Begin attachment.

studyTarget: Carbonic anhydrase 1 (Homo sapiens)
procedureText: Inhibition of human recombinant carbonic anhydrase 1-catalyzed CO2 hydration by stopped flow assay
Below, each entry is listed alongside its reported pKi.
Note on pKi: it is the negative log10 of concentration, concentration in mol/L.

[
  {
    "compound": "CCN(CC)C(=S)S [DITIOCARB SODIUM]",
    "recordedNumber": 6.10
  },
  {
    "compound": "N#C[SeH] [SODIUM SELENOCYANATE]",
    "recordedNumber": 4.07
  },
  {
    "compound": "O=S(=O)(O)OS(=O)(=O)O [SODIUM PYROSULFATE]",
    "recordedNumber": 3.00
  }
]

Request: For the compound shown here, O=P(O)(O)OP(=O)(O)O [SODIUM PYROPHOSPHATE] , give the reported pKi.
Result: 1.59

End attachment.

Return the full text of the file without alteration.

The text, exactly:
studyTarget: Carbonic anhydrase 1 (Homo sapiens)
procedureText: Inhibition of human recombinant carbonic anhydrase 1-catalyzed CO2 hydration by stopped flow assay
Below, each entry is listed alongside its reported pKi.
Note on pKi: it is the negative log10 of concentration, concentration in mol/L.

[
  {
    "compound": "CCN(CC)C(=S)S [DITIOCARB SODIUM]",
    "recordedNumber": 6.10
  },
  {
    "compound": "N#C[SeH] [SODIUM SELENOCYANATE]",
    "recordedNumber": 4.07
  },
  {
    "compound": "O=S(=O)(O)OS(=O)(=O)O [SODIUM PYROSULFATE]",
    "recordedNumber": 3.00
  }
]

Request: For the compound shown here, O=P(O)(O)OP(=O)(O)O [SODIUM PYROPHOSPHATE] , give the reported pKi.
Result: 1.59